Le Monde discusses potential downgrading by Moody’s, and Big Brother police watch in Nice

24 Jan

France once again under the watch of financial markets

http://www.lemonde.fr/economie/article/2014/01/24/la-france-a-nouveau-sous-l-oeil-des-marches-financiers_4354049_3234.html

(link to original article in Le Monde)

Six days after the social-democratic ‘turning point’ of Francois Holland, the economic decisions announced by the chief of state are undergoing a first test by the markets. American ratings agency Moody’s will publish on Friday 24 january its assessment on France. And this is overhung by the threat of a new declassification for the actual rating class of the French state, AA1, is accompanied by a negative outlook. Moody’s had degraded the rating of France on 19 November 2012, asserting itself worried by the weakness of economic forecasts and their budgetary consequences.

On 21 december 2013, in a report on France, the American agency judged “improbable” in the short term the elevation of France’s rating, and indicated that its future action on the grading of the French national debt – the raising or lowering of the actual credit ranking – would be “in part based on the progress of the government on tackling fiscal pressure, and on the structural faults of the economy, which would together determine the probability of seeing France stabilise or reduce its debt ratio over the course of the following years.” These comments, to which you must add the decision of Standard & Poor’s to reduce by one notch its rating on France, altering it from AA+ to AA, left the belief that Moody’s would again degrade France.

The government has won itself time

But the wind could have turned. On the strict economic plan, the picture, if not yet bright pink, is improving. France has been out of recession since last spring, it should post a growth in its **Produit Interieur Brut (PIB) i.e. GNP of 0.9% this year, according to the predictions of the government and the IMF.

More than the economic environment, it is the change in political tone which could influence the financial environment. With the pact of responsibility announced by Francois Holland, which envisages the suppression of employers’ contributions of over 30 billion euros from this 2017, and of economies on public spending of 50 billion euros.

“These announcements come from the belief in what is expected from the ratings agencies” believes Jean-Louis Mourier, economist with Aurel BGC. “The government has gained some time,” sums up M. Mourier. According to him, Moody’s should therefore leave its rating unchanged. The negative outlook will remain, it is time to evaluate the concrete reality of the changes announced. And from this point of view, the budgetary derailing France was accused of in 2013 has weakened the force of Francois Hollande’s message.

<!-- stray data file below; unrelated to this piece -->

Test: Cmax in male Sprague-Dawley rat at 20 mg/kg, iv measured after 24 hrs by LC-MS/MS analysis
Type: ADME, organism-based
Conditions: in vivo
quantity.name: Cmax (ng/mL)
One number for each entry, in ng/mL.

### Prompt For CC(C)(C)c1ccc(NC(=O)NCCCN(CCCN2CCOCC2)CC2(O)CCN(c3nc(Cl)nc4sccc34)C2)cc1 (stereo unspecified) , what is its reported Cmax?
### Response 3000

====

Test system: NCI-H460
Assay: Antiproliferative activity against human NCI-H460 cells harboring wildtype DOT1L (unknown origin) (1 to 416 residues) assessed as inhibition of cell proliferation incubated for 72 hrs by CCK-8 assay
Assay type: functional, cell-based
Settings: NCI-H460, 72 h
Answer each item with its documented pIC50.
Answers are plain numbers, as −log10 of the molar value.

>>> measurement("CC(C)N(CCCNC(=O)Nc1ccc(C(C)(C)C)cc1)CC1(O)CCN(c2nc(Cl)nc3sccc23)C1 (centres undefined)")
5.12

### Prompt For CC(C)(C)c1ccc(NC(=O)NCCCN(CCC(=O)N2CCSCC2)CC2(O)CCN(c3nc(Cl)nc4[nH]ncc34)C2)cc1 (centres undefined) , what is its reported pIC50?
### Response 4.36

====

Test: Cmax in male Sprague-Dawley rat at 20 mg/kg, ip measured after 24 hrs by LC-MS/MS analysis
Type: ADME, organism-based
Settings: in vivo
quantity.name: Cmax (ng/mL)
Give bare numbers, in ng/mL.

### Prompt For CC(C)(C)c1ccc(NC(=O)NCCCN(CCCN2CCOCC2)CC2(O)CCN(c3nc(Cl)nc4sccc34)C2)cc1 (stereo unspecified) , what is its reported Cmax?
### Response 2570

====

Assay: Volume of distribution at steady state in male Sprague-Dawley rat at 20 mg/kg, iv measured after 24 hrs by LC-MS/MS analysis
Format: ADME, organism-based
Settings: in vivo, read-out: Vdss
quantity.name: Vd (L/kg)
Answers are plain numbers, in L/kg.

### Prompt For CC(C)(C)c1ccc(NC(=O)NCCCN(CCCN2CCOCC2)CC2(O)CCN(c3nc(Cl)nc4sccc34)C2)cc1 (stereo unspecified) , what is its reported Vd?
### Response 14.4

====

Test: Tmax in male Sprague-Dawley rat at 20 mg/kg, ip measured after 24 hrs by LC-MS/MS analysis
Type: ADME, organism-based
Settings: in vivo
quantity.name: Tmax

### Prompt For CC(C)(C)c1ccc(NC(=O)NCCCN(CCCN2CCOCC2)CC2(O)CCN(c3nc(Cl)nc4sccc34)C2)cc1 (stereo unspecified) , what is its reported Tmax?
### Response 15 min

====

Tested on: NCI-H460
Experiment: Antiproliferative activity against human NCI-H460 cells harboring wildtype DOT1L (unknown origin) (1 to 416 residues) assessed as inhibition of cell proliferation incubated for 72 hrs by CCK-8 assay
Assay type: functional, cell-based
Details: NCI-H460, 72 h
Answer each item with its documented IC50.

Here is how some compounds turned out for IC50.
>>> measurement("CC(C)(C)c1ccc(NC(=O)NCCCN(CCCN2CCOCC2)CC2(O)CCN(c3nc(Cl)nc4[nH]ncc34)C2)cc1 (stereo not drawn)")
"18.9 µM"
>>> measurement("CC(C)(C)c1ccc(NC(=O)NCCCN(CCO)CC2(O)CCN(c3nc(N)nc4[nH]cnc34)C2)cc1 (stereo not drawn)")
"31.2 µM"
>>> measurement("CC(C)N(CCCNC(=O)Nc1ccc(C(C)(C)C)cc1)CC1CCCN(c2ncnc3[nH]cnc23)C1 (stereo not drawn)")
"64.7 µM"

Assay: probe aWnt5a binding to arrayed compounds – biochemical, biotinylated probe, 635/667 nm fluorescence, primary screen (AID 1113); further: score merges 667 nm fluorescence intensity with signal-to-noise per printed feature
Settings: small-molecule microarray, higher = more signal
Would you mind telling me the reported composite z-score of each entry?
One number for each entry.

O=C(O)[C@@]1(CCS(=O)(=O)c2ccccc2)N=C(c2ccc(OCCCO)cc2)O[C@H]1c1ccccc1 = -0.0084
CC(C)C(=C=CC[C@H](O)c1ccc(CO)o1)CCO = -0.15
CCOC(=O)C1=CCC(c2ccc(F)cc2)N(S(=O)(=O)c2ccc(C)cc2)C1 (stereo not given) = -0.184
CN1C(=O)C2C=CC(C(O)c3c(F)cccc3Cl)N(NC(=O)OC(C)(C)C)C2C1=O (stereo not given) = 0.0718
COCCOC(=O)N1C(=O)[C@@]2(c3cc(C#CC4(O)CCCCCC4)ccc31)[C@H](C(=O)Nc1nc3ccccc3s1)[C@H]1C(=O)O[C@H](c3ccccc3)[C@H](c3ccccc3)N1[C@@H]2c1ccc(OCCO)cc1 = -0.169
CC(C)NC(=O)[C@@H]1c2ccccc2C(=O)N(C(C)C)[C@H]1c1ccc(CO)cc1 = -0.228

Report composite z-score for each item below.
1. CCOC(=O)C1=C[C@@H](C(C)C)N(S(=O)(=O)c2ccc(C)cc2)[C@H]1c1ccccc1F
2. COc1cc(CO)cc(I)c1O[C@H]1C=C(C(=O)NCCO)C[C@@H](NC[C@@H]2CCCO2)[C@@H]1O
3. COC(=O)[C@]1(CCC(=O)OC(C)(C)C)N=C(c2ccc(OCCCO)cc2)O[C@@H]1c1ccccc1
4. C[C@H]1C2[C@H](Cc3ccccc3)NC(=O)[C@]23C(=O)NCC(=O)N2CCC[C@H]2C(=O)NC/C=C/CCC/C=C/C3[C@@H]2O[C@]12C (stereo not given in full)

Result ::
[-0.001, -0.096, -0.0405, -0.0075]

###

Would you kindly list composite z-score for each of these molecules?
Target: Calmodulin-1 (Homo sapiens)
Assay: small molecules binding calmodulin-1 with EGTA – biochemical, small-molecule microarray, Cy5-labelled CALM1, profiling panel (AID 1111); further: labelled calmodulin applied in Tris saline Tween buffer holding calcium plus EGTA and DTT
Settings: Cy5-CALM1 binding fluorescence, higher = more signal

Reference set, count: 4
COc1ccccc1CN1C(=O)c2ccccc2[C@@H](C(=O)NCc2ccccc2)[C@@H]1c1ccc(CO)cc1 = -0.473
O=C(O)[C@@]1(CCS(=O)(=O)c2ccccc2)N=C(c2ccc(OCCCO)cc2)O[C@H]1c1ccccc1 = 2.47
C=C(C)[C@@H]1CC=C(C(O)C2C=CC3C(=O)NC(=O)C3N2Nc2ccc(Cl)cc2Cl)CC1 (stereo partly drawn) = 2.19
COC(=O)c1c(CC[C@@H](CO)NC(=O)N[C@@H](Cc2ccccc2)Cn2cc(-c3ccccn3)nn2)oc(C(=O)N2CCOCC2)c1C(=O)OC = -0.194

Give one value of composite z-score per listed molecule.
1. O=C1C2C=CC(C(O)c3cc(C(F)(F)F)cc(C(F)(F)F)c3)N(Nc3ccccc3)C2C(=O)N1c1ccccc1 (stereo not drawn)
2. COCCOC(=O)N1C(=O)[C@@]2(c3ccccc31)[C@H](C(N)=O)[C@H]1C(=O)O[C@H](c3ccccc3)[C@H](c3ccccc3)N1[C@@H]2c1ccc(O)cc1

Adding credibility to France’s words

According to the statistics released by the government on the 16 january, the state deficit has to increase, to enable the disposal, of 74.9 billion euros, perhaps 2.7 billion euros more than previously  at the time of the collective budget of December 2013. This gap derives essentially from the disappointing fiscal cash flow.

Anxious to maintain the credibility of France’s words, Pierre Moscovici indicated Thursday 23 january, that the aim of reducing the public deficit of France under the level of 3% of GNP in 2015 would not be abandoned as a result of the provisions of the pace of responsibility. The Ministry of the Economy and of the Finances has recalled the trajectory on which it has committed the government: 4.1% of the public deficit for 2013, 3.6% for 2014 and to be below 3% for 2015.

For the markets, a further eventual degrading of France’s debt should not provoke significant reactions. However, reiterates M. Mourier, in two days, in the wait for the decision by Moody’s, the gap between the German 10-year rate and the French rate has increased, in favour of the former which has lowered. This gap – the spread – has grown from 65 to 73 basis points.

In Nice, smile you’re being filmed

http://www.lemonde.fr/municipales/article/2014/01/24/nice-souriez-vous-etes-filmes_4352555_1828682.html

(link to original article in Le Monde)

Here, in the centre of urban supervision, Christian Estrosi is in his own realm. The policemen toss a military salute while they cruise in the corridors/lanes and give him an “understood, Mr Mayor” when he requests something. It is him who created, in 2010, this first complex of “videoprotection” in France.